Unfortunately, some of what I read did not exactly sugarcoat things, and made the procedure sound quite painful and unpleasant.

Here’s one person’s account of her experience (in italics):

...removing the nasal packing is one of the most frightening and painful experiences you can have in a hospital.

followed by this warning:


Of course, I kept reading…

The packing will be grasped with the tweezers, then pulled steadily and firmly out with the assistance of a suction tube. This results in a horrific and painful sensation which feels as though brain tissue is being removed from a point beneath your eyeball. It is not only excruciating, it is quite terrifying to realize that the points of the tweezers are indeed that deep in your head: your nasal passages extend past your eyeballs. (This was almost an eight or nine in terms of sheer agony. Thankfully it was brief, but debilitating and demoralizing.)

What exactly happens then I am unsure, as this was the most painful part of the entire experience and I nearly blacked out. I cannot describe it without sounding melodramatic, but it was literally the most frightening and intense pain I have ever felt in forty years of my life (and I am including the thirty-four hours of mostly unmedicated labour, the spinal epidural, and recovery from an emergency C-section).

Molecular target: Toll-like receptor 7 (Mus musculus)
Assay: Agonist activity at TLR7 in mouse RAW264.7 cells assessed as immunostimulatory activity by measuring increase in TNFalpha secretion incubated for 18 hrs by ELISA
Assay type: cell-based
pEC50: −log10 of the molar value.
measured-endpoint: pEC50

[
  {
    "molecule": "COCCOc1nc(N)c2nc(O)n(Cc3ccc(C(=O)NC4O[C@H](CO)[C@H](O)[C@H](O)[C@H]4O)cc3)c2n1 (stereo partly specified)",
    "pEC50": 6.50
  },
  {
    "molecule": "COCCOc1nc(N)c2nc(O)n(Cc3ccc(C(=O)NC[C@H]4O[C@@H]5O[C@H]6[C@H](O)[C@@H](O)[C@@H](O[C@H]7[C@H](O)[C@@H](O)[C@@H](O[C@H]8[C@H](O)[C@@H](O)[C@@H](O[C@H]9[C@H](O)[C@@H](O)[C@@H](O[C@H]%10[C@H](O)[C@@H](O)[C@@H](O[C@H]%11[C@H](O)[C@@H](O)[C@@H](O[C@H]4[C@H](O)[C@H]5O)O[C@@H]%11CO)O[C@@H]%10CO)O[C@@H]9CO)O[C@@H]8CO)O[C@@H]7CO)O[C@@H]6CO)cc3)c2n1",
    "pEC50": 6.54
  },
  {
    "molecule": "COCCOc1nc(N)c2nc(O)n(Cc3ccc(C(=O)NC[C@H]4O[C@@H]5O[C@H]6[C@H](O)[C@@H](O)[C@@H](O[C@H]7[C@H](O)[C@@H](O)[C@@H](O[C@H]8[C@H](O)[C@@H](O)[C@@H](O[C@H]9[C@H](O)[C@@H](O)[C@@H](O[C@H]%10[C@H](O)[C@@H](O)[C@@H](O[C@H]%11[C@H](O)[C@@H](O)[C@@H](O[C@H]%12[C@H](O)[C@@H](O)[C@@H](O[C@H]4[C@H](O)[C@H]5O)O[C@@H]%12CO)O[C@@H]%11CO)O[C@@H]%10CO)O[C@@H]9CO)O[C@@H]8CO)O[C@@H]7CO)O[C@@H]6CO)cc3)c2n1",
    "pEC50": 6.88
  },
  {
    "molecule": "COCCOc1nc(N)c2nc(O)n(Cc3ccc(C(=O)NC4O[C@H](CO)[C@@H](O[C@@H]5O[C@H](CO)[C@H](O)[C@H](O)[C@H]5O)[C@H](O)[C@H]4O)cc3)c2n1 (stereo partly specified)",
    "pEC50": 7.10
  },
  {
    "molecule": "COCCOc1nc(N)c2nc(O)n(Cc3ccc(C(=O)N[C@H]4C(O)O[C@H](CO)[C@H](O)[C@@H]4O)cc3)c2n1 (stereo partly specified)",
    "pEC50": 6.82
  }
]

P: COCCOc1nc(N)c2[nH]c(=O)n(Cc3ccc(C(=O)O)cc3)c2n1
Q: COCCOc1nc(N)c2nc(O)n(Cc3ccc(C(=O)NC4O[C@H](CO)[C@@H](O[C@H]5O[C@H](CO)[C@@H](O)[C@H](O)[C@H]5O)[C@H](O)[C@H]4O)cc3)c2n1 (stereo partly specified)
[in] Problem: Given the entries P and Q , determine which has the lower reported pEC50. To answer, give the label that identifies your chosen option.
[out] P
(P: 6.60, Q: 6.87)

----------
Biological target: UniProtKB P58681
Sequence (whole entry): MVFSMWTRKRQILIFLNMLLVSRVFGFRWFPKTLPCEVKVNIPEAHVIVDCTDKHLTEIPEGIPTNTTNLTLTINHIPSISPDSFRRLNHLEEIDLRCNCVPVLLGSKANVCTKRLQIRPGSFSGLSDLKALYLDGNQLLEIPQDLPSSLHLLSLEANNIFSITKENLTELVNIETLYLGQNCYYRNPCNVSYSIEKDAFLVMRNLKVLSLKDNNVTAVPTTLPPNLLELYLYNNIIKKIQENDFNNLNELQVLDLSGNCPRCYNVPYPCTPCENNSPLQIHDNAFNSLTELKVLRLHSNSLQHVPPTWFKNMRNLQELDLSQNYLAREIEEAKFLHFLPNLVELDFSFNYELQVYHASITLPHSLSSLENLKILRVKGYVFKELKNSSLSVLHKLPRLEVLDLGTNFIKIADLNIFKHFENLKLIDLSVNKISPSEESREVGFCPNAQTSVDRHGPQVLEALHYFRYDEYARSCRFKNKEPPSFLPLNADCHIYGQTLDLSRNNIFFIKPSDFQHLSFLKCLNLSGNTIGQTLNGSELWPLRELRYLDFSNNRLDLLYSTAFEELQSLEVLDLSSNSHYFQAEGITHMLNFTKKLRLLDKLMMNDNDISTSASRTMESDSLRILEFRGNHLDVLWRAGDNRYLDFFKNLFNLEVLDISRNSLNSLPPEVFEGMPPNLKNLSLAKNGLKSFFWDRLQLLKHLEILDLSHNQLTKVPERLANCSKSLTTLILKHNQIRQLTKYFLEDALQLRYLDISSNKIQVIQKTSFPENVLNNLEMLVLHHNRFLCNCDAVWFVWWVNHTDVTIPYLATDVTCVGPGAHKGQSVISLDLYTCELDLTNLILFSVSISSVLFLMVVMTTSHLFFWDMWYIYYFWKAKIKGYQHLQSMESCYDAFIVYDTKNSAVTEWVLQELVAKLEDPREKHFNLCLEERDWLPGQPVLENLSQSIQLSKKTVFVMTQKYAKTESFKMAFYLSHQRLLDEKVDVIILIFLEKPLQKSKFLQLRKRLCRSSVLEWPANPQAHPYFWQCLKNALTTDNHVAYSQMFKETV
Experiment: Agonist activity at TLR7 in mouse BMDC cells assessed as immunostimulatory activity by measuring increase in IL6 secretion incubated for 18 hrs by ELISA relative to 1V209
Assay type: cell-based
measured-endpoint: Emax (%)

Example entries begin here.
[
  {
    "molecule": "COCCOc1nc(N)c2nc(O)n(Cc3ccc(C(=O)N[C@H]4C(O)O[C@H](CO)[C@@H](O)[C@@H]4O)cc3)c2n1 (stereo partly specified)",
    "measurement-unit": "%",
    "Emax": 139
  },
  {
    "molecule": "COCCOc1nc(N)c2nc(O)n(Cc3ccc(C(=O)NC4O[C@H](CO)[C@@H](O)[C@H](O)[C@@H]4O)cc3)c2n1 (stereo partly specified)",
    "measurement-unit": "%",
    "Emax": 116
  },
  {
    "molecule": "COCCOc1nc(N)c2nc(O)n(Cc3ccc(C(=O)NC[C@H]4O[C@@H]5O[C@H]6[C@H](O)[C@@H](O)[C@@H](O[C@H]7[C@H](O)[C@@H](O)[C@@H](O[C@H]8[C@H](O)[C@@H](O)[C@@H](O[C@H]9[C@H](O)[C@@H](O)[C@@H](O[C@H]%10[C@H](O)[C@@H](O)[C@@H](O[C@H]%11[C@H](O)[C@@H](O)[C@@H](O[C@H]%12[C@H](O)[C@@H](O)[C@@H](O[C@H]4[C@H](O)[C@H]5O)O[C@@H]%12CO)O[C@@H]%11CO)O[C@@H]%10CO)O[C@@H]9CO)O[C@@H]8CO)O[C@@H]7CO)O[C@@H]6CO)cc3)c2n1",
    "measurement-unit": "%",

I’ve been lucky to have never had any serious injury or experience significant pain, but I’ve watched my children being born and that looked painful, but my wife was amazingly under control for all three births. Why did this Internet poster have to compare my procedure to childbirth? But she wasn’t quite finished describing things…

I went into shock while sitting there, trying to keep myself upright in the chair, holding the clotting basin under my own chin, shaking and trembling and crying. Perhaps you’re made of tougher stuff. The children and teens who were ahead of me and after me (they did all the packing removal for the surgery patients in the same hour one evening) were screaming in literal hysteria during the procedure, and even the older males (who pride themselves on toughness and have been through compulsory military service) were coming out looking dazed and shaky.

So that’s what I was getting myself into, and I had no reason to expect that I would face such pain any better than the people she described.

Well my surgery was successful, and I had a follow-up doctor’s appointment a few days later for the removal of the packing, which is what I was most concerned with. In the days leading up to the appointment, it was all I could think about.

Well the big day finally arrived, and I can happily say that my experience was nothing like that of the woman quoted above.

It was over in less than five minutes, and while it was an odd sensation, I certainly wouldn’t call it painful.

As I left the doctor’s office I realized I had gotten myself all worked-up for no reason.

I had read other people’s accounts of having the procedure, but none of them were quite as dramatic (or as painful sounding) as the one noted above. I basically just ignored these other stories and focused instead on the worst possible outcome.

I think such a reaction may be human nature. We tend to dwell on what could go wrong and tools like 24-hour news channels and the Internet only serve to amplify such reactions.